The original instructions call for the dough to be rolled or patted out at this point. Rolling dough is not my favorite thing, and frankly, I am not that good at it. I either get the dough too cold so that it's hard to roll or I let it get too soft and it sticks to everything! I think it is best to slightly chill the dough so that it holds together well and you can handle it. The method my mom came up with -- obviously rolling dough wasn't her thing either! -- is to divide the dough into 6 - 8 pieces and roll the pieces into "logs" about 1" to 1.5" around. If you roll your dough out, it should be about 1/4" thick and you should use the smallest biscuit cutter you have to cut out the biscuits. If you roll the dough into logs, cut the logs into slices about 1/4" thick. Place the cookies on an ungreased cookie sheet -- they don't spread much, so you can place them fairly close together. Beat 1 egg with a T. of water in a small cup. Brush each biscuit lightly with the egg wash, and sprinkle over a dusting of paprika. Press a pecan half into however many biscuits you choose (and a few grains of Kosher or coarse salt, if you want). Bake for ~15 minutes. You must watch them as they can go from done to "browned" quickly and the taste will be off. Check them after 12 minutes. Browning them will definitely alter the taste! Makes about 12 dozen. This recipe can be easily halved or even quartered. 

Thanks Aunt Cissy, and Merry Christmas to you and yours! 

Wednesday, December 18, 2013

Triple Dark Chocolate Peppermint Cookies

I've been tinkering around with this recipe since I first made it (see my post here) one afternoon when I had a chocolate attack. I love the combination of dark chocolate and mint. It reminds me of my mom, who always kept a box of thin mints stashed in a cupboard, up high where we couldn't get to them easily. Apparently, she had her chocolate attacks too! Mom would have loved these cookies, of that I am sure!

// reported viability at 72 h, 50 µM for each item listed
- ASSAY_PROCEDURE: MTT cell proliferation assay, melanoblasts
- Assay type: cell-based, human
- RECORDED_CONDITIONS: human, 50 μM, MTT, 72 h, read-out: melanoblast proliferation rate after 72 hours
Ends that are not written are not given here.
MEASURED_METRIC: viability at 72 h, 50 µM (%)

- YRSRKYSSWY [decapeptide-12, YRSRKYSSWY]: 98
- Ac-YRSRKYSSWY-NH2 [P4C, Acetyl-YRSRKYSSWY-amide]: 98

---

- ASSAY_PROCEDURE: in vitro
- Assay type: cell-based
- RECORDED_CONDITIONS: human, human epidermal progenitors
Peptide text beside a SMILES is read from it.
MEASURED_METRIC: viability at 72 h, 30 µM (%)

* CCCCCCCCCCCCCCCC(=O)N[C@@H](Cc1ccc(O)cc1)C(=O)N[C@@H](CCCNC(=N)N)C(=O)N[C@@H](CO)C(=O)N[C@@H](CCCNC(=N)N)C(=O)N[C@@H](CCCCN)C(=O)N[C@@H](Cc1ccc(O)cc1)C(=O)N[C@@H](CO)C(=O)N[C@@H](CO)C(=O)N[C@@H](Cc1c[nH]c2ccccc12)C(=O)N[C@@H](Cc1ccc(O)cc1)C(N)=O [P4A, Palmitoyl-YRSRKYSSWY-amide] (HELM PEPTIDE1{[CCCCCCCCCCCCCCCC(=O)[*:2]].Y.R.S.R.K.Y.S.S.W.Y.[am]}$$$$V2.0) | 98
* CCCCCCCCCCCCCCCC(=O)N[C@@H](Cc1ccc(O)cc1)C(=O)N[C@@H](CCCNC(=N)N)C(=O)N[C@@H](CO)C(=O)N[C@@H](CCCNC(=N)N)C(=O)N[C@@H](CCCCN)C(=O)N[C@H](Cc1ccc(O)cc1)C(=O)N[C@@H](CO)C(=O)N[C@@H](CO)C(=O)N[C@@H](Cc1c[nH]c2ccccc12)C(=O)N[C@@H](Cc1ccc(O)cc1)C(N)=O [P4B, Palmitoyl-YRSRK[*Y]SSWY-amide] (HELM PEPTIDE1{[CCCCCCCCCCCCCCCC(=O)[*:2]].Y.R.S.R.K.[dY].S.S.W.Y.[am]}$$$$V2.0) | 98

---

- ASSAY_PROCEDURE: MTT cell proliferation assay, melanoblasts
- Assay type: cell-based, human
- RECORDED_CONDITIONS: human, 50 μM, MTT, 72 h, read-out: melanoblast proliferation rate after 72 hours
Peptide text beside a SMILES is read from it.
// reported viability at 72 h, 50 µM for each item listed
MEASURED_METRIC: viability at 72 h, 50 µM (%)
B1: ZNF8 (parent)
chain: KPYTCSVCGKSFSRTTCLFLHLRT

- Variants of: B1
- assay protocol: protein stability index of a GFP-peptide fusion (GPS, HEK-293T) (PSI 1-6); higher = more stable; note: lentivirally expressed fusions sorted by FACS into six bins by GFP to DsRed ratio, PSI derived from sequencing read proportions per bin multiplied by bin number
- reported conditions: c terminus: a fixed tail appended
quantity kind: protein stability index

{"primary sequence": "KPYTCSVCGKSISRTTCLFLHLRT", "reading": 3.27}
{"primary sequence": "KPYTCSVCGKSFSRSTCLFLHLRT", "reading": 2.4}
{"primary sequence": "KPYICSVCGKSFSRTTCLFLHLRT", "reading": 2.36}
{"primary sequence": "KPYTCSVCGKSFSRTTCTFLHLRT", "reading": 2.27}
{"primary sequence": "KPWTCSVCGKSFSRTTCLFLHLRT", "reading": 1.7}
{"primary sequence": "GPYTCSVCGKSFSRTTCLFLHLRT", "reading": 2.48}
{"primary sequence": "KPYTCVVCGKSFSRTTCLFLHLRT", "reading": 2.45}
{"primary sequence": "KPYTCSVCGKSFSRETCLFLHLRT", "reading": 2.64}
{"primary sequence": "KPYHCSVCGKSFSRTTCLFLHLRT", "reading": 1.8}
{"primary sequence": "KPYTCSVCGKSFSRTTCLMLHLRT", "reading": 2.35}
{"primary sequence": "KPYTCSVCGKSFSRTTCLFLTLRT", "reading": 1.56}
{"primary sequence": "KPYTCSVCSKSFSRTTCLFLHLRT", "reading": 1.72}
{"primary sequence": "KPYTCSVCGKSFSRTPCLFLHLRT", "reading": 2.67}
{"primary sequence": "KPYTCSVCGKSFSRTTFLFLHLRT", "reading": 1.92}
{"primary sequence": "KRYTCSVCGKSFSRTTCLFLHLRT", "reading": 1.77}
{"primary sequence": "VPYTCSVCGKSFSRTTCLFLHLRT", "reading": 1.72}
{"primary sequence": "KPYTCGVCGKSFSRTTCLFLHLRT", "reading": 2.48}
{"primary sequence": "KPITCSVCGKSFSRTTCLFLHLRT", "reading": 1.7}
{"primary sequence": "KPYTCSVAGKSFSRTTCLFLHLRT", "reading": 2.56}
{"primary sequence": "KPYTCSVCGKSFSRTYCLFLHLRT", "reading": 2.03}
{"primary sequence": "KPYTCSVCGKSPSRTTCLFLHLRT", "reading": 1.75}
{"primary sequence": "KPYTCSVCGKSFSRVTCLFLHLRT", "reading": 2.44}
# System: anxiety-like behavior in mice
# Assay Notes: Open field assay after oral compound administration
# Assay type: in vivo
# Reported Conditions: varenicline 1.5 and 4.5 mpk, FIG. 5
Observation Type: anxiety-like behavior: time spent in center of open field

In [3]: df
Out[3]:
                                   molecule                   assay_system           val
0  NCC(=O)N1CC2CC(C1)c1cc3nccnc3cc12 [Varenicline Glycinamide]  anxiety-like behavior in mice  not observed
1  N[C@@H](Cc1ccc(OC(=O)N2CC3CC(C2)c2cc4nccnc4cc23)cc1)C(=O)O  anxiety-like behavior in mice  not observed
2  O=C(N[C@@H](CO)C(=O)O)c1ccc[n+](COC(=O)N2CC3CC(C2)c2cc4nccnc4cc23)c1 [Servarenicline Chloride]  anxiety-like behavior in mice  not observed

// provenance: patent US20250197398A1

My mom with 3 of her 4 grandsons one Christmas.

By adding and subtracting a few things from the original recipe, which I got from The Pioneer Woman Cooks, I've come up with a real winner of a holiday cookie! They look festive, thanks to the peppermint chips, and they are chewy and chocolatey in the best possible way!

I hope you enjoy them as much as we have! I've got to say, these may find a permanent spot on the Christmas Rotation! Thanks, Ree Drummond for the inspiration!

Triple Chocolate Peppermint Cookies

2 sticks softened butter
2 c. sugar
2 large eggs
3 tsp. pure vanilla extract
Triple Chocolate Chip Peppermint Cookies
2 c. all purpose flour
3/4 c. Hershey's Special Dark Cocoa (100% Cacao)
1 1/2 tsp. baking soda
1 tsp. kosher salt
1 1/2 c. Nestle's semi-sweet chocolate chips
1 1/2 c. Nestle's white chocolate chips + a few extra for decorating 
1/3 c. Ande's Peppermint Crunch baking chips or finely chopped hard peppermint candies + a few extra for decorating